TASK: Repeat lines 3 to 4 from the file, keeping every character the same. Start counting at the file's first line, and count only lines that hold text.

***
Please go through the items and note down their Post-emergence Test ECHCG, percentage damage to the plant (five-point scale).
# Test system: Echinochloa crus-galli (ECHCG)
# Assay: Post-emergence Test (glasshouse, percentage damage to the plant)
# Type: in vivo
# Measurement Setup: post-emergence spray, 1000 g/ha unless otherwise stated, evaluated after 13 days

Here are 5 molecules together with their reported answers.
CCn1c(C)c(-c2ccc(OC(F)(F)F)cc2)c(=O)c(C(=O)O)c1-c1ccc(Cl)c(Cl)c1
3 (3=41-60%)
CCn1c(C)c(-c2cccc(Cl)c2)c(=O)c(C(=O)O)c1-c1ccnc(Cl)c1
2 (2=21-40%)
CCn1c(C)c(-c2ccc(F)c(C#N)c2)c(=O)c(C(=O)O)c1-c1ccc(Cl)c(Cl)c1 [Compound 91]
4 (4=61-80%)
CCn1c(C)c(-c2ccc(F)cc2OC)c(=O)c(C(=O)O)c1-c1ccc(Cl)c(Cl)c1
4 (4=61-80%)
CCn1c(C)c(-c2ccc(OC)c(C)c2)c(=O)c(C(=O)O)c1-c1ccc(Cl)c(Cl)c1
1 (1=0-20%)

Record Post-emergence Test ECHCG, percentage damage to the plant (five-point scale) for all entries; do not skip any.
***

# Assay: Post-emergence Test (glasshouse, percentage damage to the plant)
# Type: in vivo